31. GE has entered into numerous agreements with hospitals in unreasonable restraint of interstate trade and commerce in violation of Section 1 of the Sherman Act (15 U.S.C. § 1), as amended. Specifically, in exchange for giving hospitals access to its advanced diagnostics or training for the servicing of its imaging equipment, GE regularly sought and exacted from those hospitals their commitment not to compete with GE in servicing medical equipment for other health care providers. Those agreements appear in GE's advanced diagnostics licenses, including licenses signed by St. Patrick and Deaconess.
32. From at least 1988 until 1992, GE agreed to license hospitals to use its advanced diagnostics provided that each hospital agreed (1) not to compete with GE in servicing any other health care provider's imaging equipment, and (2) not to service imaging equipment sold to other health care facilities by GE's competitors. Under these agreements, the hospitals also agreed to prohibit their service employees from competing with GE during the employees' business and off hours.
33. In 1992, GE broadened the scope of the restrictions in its advanced diagnostics licensing agreements so that the hospitals agreed not to compete with GE in servicing any kind of medical equipment whatsoever. Specifically, GE wrote the following commitments into its standard license agreement, under the heading "Continuing Representations":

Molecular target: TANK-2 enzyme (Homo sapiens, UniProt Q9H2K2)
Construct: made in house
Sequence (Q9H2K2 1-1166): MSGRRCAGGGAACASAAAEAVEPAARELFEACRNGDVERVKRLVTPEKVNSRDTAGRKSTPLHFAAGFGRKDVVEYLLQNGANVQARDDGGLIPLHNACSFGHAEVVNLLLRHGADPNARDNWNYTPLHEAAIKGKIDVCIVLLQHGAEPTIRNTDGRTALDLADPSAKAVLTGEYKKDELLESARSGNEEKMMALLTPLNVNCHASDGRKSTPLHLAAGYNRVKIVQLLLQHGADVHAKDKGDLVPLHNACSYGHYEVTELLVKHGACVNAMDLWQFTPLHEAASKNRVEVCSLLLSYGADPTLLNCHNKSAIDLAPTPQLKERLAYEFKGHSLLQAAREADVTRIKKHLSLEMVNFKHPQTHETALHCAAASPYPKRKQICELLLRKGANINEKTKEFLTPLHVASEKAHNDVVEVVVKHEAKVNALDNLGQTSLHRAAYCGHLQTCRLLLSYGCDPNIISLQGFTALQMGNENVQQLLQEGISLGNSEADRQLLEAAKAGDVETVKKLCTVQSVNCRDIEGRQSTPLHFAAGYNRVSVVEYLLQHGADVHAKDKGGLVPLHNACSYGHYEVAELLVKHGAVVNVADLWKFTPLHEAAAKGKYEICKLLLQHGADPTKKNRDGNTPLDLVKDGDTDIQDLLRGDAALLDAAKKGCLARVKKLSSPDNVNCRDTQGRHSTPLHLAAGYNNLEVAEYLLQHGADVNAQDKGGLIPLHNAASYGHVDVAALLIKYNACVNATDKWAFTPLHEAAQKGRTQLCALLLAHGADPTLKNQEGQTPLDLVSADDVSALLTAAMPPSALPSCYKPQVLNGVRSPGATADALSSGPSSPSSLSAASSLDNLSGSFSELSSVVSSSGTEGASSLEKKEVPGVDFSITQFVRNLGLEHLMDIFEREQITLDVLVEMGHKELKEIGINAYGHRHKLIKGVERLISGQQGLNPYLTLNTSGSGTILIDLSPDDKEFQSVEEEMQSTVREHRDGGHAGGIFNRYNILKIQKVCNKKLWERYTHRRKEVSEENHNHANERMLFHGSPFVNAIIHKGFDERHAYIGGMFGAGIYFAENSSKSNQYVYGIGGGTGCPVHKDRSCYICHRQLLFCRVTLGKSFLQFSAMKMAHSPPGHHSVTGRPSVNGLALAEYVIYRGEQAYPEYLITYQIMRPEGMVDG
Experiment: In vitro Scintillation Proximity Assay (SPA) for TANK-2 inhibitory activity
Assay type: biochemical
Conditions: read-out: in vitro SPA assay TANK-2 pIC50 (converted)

Under this agreement, a hospital that licensed advanced diagnostics for a GE CT scanner, for example, agreed not to service a LoRad mammography machine at a neighboring clinic.
34. On several occasions, after learning that a licensee or its employees had serviced another facility's medical equipment, GE contacted the licensee, notified it that its conduct violated the license agreement's terms, and sought the licensee's commitment not to compete with GE in the future.
35. In April 1996, after being notified that the United States was considering the commencement of this action, GE again modified its standard license agreement for advanced diagnostics. Hospitals now agree not to compete with GE in servicing any other facility's GE imaging equipment of the same modality as that for which the advanced diagnostics are licensed. For example, a hospital that licenses software for its GE CT scanner agrees not to service any GE CT scanner at another facility.